Malaysia may lose A- Fitch credit rating

SOE debt, declining oil prices and trouble at a sovereign wealth fund have prompted foreign investor outflows and undermined Malaysia’s economic outlook.

Malaysia is going through a rough patch, with its fiscal position weakening due to mounting debt and lower oil prices.

The Southeast Asian nation — currently rated A- by Fitch — has been on negative outlook since July 2013 and the probability of a rating cut over the next 12 to 18 months has risen to over 50%, said the rating agency at its Asia Sovereign Credit Briefing in Hong Kong on March 18.

Fitch expects to conduct a full review of Malaysia's ratings before the end of July 2015.

“Malaysia sits more naturally in the BBB rated category according to many structural credit fundamentals that we look at,” said Andrew Colquhoun, head of Asia Pacific sovereign ratings at Fitch at the conference, adding that the country’s debt-to-GDP ratio has surpassed the average levels seen for peers rated A and BBB.

Federal government debt, for example, stood at 54.7% of GDP by end-2013, breaching the median of 50% for an A rating.

Other sovereigns with a lower credit rating are calling for credit upgrades on the grounds that their outlook is healthier than Malaysia’s.

The finance secretary of BBB- rated Philippines, Cesar Purasima, pointed to his country’s lower credit default spread (CDS) as evidence of a superior fiscal and monetary position versus Malaysia. CDS are insurance-like contracts that protect investors against a loss in holding a sovereign’s debt.

The lower the CDS, the lower the cost is to insure a country’s debt against non-payment for five years. According to Bloomberg data, the Philippines’s five-year CDS level currently stands at 92 while Malaysia’s is at 139, as of March 17.

Moreover, the financial position of 1Malaysia Development Berhad (1MDB), a state-owned investment company, has become a source of uncertainty for the market.

The property-to-energy fund has been in the spotlight over its M$2 billion ($540 million) debt and alleged financial mismanagement. The fund is being advised by a board chaired by the Malaysian prime minister, Najib Razak, who also doubles as the country’s finance minister.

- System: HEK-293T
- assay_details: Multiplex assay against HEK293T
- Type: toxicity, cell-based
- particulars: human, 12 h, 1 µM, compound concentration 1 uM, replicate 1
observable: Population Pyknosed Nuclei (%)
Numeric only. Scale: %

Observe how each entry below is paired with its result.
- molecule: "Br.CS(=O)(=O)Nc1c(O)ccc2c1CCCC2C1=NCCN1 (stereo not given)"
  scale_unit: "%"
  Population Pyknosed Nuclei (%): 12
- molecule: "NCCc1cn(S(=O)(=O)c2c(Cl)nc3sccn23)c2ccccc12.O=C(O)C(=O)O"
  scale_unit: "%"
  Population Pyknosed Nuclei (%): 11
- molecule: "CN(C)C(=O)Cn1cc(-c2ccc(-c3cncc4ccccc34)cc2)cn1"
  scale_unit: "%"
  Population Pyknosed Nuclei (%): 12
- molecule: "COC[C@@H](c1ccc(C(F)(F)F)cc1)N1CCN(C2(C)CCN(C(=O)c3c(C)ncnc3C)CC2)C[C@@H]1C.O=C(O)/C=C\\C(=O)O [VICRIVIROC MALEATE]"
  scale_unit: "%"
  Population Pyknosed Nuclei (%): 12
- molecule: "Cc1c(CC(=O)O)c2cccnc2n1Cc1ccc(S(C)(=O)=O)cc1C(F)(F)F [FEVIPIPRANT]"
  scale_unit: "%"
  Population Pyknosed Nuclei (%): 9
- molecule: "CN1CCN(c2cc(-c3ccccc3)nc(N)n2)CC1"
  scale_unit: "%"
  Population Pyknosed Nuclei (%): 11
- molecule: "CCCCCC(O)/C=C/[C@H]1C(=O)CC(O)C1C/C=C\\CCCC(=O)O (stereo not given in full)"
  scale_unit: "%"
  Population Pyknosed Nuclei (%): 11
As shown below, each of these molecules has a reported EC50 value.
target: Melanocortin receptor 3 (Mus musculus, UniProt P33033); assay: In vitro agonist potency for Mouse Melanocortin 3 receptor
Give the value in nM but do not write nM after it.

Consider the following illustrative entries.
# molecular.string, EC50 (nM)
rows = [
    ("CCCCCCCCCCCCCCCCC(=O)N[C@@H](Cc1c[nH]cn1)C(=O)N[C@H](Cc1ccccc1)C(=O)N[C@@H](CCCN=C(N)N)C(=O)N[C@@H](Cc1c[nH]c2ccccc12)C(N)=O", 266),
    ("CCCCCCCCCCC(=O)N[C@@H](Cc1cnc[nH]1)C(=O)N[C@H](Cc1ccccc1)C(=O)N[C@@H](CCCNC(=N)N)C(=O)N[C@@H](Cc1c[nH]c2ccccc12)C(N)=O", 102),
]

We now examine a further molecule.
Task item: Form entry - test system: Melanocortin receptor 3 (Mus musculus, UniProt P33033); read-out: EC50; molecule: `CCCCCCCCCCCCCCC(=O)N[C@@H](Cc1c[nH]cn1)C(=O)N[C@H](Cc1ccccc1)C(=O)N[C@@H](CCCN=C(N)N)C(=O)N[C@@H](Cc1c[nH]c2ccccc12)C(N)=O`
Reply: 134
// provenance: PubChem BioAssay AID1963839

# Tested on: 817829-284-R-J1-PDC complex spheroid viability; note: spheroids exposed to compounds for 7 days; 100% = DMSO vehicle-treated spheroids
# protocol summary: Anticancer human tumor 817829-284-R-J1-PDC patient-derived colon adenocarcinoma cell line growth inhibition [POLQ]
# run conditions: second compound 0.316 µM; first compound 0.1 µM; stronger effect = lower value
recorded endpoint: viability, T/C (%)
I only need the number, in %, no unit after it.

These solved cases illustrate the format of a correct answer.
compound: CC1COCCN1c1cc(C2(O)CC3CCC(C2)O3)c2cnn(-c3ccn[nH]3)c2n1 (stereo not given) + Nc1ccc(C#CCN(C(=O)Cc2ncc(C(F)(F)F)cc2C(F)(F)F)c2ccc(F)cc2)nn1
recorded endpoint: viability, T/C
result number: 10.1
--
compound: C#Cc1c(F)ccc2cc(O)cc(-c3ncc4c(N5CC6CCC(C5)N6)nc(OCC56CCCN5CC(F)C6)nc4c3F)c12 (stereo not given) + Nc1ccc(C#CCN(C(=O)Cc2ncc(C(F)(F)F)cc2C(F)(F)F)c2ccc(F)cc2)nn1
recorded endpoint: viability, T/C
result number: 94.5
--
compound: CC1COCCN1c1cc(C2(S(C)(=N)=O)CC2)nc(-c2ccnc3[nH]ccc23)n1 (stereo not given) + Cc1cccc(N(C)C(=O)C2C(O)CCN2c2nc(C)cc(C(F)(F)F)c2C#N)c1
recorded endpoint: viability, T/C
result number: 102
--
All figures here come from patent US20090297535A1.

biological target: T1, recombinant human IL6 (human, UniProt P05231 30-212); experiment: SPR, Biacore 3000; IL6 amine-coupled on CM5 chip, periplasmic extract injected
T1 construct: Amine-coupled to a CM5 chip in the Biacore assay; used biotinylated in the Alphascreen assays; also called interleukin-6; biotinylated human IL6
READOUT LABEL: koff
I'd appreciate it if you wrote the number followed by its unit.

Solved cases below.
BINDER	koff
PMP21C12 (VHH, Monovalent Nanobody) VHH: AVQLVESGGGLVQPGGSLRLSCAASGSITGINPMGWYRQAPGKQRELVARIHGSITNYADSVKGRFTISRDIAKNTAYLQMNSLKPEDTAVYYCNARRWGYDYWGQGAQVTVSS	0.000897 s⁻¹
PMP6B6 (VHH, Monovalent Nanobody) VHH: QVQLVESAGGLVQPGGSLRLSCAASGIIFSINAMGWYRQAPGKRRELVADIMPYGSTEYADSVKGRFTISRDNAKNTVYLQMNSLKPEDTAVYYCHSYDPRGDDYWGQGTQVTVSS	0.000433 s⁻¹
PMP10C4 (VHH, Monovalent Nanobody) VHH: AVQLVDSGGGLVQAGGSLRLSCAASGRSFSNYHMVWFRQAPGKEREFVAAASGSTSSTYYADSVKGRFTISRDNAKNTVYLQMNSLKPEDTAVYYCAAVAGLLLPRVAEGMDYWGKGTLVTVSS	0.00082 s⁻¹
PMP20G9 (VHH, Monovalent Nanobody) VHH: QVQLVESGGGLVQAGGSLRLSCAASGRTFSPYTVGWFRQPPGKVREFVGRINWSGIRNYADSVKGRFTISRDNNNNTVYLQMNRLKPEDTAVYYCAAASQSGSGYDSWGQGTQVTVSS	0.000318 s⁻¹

Just last Thursday, 1MDB said it had secured a M$950 million loan on commercial terms from the ministry of finance.

Fitch views 1MDB as a close contingent liability of the sovereign because of the nature of its operations and leadership, as well as explicit sovereign guarantees of some M$5.8 billion ($1.6 billion) of the entity's M$41.9bn debt at end-March 2014. 

“We do take into account 1MDB into the sovereign credit rating,” said Colquhoun, adding that the firm has debt amounting to 4% of Malaysia’s GDP. “We have to keep into context that the debt is a little bit higher since March 2014.”

The steep drop in international oil prices since June 2014, which has seen the price of oil per barrel fall by more than 50%, has further worried bondholders, given Malaysia’s position as a net exporter of petroleum and natural gas products. Petroleum accounts for roughly 30% of fiscal revenues.

This situation has forced Kuala Lumpur to cut its 2015 GDP growth forecast in a budget meeting on January 20 to 4.5% to 5.5%, down from earlier projections of 5% to 6%. The government also raised the nation’s deficit target to 3.2% of GDP from 3%.

MIDF Amanah Investment Bank’s research division (MIDF Research) observed that the net amount offloaded last week exceeded M$1 billion only for the second time this year. It added that last week’s sale increased the cumulative net foreign outflow for 2015 to M$4.57 billion.

The Malaysian ringgit has weakened by 0.5% to M$3.70 against the US dollar on Monday, its weakest level since March 2009, according to Bloomberg data.

“The ability for the sovereign to ride out turbulence in portfolio volatility has diminished,” said Fitch’s Colquhoun, adding foreign reserves as a percentage of short-term debt have declined from 200% in 2009 to 100% end-2014. “That is indeed a concern.”

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